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Montreal Canadiens NHL hockey team's head coach Michel Therrien (C) watches as his team begin their official training camp in Brossard, Quebec January 13, 2013.

CHRISTINNE MUSCHI/Reuters

If the folks who care about the Montreal Canadiens are being honest, there can only be one question on their minds.

It doesn't have to do with sending Scott Gomez home, or P.K. Subban's contract negotiations, or Alex Galchenyuk's wrist shot (it's world class).

Nope, the question is more basic: can the Habs possibly suck as badly as they did last year?

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Probably not. But there are no guarantees. Unlike last season's fiasco, which began on the ice and spread to the front office, the Eastern Conference bottom-dwellers in 2011-12 can at least claim to be healthy and focused.

Asked what is required to avoid a repeat of last year's catastrophe, defenceman Josh Gorges cited just one, deceptively simple factor.

"I think the number one thing is our attitude. I think we have to bring back the mentality of what it means to be a Montreal Canadien. There's a winning tradition in this team and this organization, and that has to be re-instilled in everyone," he said. "To understand that it's not okay to be average, that it's not acceptable. If we have that mentality from top to bottom, all the way through, we'll be fine."

In the coming days and weeks there will be lots of talk, much of it in granular detail, about line combinations, how best to set up the special teams, and whether this or that defensive pair provides enough sandpaper to keep other teams honest.

There will be much dissection of the system – incoming head coach Michel Therrien summarizes it with the deliciously vague phrase "playing on our toes."

A lot of that is secondary, a subplot, as forward Travis Moen said when asked about whether six days is enough to implement a new system: "It's still hockey, we've all been playing since we were little kids."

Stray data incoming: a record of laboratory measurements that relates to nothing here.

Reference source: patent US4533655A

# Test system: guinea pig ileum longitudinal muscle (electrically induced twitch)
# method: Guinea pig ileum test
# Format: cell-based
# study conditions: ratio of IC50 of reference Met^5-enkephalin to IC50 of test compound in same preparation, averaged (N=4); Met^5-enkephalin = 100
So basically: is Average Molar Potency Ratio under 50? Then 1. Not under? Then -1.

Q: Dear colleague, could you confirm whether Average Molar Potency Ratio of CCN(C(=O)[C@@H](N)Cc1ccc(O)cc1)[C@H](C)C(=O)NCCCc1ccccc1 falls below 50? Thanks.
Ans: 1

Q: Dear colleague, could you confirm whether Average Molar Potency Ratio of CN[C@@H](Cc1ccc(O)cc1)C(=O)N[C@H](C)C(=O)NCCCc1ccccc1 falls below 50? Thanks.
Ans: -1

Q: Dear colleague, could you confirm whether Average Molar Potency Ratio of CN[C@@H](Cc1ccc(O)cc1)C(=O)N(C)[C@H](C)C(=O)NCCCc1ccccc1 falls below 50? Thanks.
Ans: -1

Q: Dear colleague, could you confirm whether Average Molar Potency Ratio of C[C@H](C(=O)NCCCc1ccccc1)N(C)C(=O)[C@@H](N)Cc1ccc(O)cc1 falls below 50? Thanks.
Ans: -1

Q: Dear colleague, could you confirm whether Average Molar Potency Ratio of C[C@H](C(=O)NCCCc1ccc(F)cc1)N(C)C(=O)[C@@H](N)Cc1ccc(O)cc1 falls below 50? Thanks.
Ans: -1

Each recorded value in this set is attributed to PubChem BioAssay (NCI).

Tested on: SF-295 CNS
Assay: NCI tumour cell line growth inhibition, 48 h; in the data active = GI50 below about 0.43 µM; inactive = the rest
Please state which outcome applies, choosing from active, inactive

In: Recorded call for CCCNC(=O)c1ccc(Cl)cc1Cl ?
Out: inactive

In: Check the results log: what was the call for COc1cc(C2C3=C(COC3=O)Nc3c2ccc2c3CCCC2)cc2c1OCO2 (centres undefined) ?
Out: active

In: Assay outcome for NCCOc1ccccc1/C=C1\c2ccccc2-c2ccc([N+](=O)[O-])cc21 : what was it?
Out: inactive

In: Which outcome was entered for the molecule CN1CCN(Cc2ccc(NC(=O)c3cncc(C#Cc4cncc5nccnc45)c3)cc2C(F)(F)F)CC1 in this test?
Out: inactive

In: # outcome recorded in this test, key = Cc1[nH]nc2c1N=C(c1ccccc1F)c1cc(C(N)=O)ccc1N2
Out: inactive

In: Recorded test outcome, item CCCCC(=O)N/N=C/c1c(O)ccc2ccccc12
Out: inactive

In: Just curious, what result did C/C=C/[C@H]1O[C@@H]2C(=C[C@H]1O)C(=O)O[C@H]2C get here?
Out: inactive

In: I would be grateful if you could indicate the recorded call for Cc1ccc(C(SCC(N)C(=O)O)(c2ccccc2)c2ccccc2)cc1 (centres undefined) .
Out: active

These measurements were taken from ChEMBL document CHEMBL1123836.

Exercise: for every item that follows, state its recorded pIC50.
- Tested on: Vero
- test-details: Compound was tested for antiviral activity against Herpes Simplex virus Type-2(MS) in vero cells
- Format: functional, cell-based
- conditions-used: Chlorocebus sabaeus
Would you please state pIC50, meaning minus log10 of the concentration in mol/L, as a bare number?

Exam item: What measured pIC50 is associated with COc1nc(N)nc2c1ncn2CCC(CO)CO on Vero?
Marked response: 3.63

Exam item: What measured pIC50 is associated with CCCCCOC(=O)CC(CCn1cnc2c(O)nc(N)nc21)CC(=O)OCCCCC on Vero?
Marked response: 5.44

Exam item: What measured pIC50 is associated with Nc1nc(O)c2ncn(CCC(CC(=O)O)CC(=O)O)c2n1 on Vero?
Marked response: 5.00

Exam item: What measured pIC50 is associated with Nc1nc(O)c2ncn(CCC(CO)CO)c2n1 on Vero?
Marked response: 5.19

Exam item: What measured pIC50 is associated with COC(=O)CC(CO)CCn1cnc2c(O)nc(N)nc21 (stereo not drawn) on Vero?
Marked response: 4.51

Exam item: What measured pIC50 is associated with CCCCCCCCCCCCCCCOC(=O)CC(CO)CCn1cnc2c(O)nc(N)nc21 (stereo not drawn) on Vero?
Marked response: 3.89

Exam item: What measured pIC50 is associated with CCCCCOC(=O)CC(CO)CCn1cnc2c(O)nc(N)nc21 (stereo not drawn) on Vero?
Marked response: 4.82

If the first day of camp is any indication, the focus is on the mindset above all else – presumably the new carpet in the practice facility dressing room, which features a large crest that must not be trod upon, is a further bid to boost pride in the shirt.

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In more practical terms, the Habs are bolstered by a healthy Andrei Markov on the blue line, a healthy Brian Gionta up front, added grit in the form of free agents Colby Armstrong, Brandon Prust and Francis Bouillon, and a rejuvenated Carey Price in net.

But there are outstanding personnel matters.

Chief among them, the status of the dynamic, 23-year-old Subban, who chewed up more minutes than any other Habs defenceman last year.

There's no sense yet that Subban's absence from camp is a distraction yet – captain Brian Gionta even ventured that "the guys in the room are content with what's here and we'll move on."

General manager Marc Bergevin said contract talks are ongoing with Subban's agent, Don Meehan.

Bergevin will have another decision to make regarding Galchenyuk, who spent the first sessions on a line with Gionta and Lars Eller (Gionta's regular centre, Tomas Plekanec, is nursing a rib injury).

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But the main talking point Sunday was the decision regarding Gomez, acquired at great expense from the Rangers in 2009.

The team will continue to pay Gomez the pro-rated portion of the $5.5-million (all currency U.S.) he is to earn this season, although sending him to the minors – on paper at least – will save the team about $900,000 of Gomez's $7.3-million annual cap hit.

Next summer, the team will buy out the final year of his contract with no cap penalty.

Bergevin said, "I have nothing against Scott Gomez, it was the best thing for the future of the team."

Shedding Gomez's contract will help the team financially, but it was evidently decided he didn't bring enough on the ice or in the dressing room to keep him around.

Bergevin and Therrien will hope it's a case of addition by subtraction – Gomez stands as a casualty both of the economics of the new CBA and the Habs' culture shift – a short training camp means it should soon become apparent if it was the right move.

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